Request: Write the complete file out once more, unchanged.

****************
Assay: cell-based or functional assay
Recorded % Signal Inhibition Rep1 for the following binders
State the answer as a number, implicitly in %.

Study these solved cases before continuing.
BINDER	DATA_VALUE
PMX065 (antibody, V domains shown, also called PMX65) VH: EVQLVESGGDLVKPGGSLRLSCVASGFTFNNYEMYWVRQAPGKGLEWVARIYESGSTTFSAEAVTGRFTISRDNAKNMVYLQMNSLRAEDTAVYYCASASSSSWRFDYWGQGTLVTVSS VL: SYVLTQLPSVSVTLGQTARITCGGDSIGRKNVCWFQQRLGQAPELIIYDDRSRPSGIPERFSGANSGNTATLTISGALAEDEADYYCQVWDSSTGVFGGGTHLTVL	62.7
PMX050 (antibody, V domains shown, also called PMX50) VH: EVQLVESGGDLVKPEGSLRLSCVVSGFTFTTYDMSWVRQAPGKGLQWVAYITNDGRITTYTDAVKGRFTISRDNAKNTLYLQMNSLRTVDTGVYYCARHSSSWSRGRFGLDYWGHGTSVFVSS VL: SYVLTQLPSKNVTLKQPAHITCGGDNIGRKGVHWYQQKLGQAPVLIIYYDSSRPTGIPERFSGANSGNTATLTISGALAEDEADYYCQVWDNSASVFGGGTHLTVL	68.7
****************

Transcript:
Assay: cell-based or functional assay
Recorded % Signal Inhibition Rep1 for the following binders
State the answer as a number, implicitly in %.

Study these solved cases before continuing.
BINDER	DATA_VALUE
PMX065 (antibody, V domains shown, also called PMX65) VH: EVQLVESGGDLVKPGGSLRLSCVASGFTFNNYEMYWVRQAPGKGLEWVARIYESGSTTFSAEAVTGRFTISRDNAKNMVYLQMNSLRAEDTAVYYCASASSSSWRFDYWGQGTLVTVSS VL: SYVLTQLPSVSVTLGQTARITCGGDSIGRKNVCWFQQRLGQAPELIIYDDRSRPSGIPERFSGANSGNTATLTISGALAEDEADYYCQVWDSSTGVFGGGTHLTVL	62.7
PMX050 (antibody, V domains shown, also called PMX50) VH: EVQLVESGGDLVKPEGSLRLSCVVSGFTFTTYDMSWVRQAPGKGLQWVAYITNDGRITTYTDAVKGRFTISRDNAKNTLYLQMNSLRTVDTGVYYCARHSSSWSRGRFGLDYWGHGTSVFVSS VL: SYVLTQLPSKNVTLKQPAHITCGGDNIGRKGVHWYQQKLGQAPVLIIYYDSSRPTGIPERFSGANSGNTATLTISGALAEDEADYYCQVWDNSASVFGGGTHLTVL	68.7